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Leather exports continue to struggle
2018/10/11 16:30:51 Source: Business Recorder Author: 点击率:
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The leather sector continues to struggle when it comes to exports. The recently released leather export numbers by the Pakistan Bureau of Statistics (PBS) show lacklustre growth for the 2MFY19 period for the major leather export categories.

According to PBS data, leather gloves and leather footwear registered growth of 1.8 and 12 percent respectively. However, leather garments which account for the bulk of leather exports went down by 7 percent on a year-on-year basis.

The monthly numbers are much more optimistic where leather gloves and leather garments recorded growth of 40 and 20 percent respectively. Growth has mostly been volume based whereas prices have seen a downward trend. This could be explained by the depreciation of the rupee whereas the rebates awarded under the government incentive package might also have played a part in boosting quantities.

The high cost of production has hampered growth in leather exports according to industry stakeholders who have called for bringing down the electricity and gas tariffs at par with regional competitors including Bangladesh, Vietnam and India.

However, the government’s decision to exempt zero-rated sectors including textile, leather, sports and surgical goods from the increase in gas prices to lower their cost of production will be beneficial for the sector going forward.

Smuggling of live animals to Afghanistan has also created problems and puts pressure on supply of hides and skins to leather manufacturers. Last year, large quantities of hides and skins were damaged due to inadequate preservation mechanisms, increasing reliance on imported raw material. Note that the Eid season accounts for around 40 percent of the total raw material accumulated from local sources.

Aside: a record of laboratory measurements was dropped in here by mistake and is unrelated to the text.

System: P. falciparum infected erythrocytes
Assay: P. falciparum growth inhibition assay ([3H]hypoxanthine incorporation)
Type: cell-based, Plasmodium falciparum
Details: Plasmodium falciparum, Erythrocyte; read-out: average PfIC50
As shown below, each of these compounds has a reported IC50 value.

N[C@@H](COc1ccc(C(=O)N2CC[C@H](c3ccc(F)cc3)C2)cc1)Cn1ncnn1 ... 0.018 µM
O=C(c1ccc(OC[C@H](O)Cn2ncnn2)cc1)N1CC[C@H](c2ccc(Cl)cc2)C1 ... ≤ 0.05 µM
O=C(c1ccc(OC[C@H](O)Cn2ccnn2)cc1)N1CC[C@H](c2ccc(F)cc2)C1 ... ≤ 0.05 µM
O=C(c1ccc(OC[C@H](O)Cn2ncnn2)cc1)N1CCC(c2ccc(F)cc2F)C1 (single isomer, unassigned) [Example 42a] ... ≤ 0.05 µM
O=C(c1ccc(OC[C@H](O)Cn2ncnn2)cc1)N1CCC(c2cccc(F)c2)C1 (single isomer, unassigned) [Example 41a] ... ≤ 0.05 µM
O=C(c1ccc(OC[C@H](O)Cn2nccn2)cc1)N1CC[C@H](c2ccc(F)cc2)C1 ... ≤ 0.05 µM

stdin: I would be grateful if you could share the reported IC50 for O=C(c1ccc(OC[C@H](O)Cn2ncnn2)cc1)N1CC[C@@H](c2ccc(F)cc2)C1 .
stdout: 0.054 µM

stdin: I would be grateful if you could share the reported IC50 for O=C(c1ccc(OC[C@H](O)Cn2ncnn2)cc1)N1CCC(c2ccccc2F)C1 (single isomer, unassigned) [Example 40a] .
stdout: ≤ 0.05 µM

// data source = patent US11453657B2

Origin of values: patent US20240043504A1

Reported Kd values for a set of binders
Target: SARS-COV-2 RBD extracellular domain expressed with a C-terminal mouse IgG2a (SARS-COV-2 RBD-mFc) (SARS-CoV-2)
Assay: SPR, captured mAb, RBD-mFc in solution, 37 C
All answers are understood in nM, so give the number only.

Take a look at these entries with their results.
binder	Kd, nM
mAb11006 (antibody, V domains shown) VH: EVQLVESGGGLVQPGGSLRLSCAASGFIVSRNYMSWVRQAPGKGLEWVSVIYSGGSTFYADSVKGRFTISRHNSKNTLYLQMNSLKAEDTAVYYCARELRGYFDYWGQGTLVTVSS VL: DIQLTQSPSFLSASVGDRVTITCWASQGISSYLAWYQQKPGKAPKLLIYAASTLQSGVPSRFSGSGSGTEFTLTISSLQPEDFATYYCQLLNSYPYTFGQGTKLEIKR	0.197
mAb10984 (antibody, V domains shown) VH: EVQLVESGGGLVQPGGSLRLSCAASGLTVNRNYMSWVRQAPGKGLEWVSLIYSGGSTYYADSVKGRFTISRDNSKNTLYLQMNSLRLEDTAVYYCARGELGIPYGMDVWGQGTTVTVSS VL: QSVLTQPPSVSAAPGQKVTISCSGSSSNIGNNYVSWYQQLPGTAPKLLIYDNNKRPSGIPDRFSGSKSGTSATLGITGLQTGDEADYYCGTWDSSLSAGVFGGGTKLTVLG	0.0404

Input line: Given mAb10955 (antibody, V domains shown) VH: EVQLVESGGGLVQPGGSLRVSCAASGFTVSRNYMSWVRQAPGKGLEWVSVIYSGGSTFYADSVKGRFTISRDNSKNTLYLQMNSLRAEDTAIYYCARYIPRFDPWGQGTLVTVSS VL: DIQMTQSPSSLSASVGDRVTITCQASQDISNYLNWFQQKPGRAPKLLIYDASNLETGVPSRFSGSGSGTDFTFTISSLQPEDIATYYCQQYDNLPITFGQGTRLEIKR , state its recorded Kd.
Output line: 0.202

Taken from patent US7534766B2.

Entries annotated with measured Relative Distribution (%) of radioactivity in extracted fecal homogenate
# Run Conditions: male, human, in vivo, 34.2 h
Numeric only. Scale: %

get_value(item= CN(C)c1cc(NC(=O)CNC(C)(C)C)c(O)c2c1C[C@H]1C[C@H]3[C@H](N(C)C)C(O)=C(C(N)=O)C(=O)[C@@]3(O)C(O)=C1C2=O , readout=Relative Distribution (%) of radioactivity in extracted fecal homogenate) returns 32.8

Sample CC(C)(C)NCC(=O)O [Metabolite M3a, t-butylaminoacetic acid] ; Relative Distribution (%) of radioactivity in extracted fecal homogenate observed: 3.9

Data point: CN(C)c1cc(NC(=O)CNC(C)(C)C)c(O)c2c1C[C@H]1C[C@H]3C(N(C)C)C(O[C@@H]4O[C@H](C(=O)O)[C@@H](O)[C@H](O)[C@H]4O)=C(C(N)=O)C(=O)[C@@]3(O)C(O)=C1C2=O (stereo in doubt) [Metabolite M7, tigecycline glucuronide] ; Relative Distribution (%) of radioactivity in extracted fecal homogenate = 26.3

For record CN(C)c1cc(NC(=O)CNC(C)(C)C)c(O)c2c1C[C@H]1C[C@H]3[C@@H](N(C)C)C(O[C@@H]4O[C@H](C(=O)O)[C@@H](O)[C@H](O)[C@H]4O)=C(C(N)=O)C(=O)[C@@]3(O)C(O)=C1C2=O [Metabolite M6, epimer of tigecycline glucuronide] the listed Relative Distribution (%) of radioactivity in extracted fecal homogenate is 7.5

There has also been a dearth of investment in balancing, modernisation and replacement (BMR) by most local players which have argued against the imposition of 4 percent custom duty as well as 17 percent sales tax on import of machinery.

What this has resulted in is only three leather manufacturers in Pakistan are members of the international Leather Working Group (LWG) while India and China have 88 and 76 respectively. Brands and retailers are increasingly sourcing orders from only those manufacturers which follow guide-lines of the LWG.

Falling leather prices internationally over the last three to four years has also forced leather exporters to realise large losses on their inventory stockpiles which has hampered any fresh investment or expansion.

A concerted effort is required by both the private sector and the government where the former needs to invest in environmental friendly production facilities and the latter needs to bring down the sector’s cost of production to increase leather exports.

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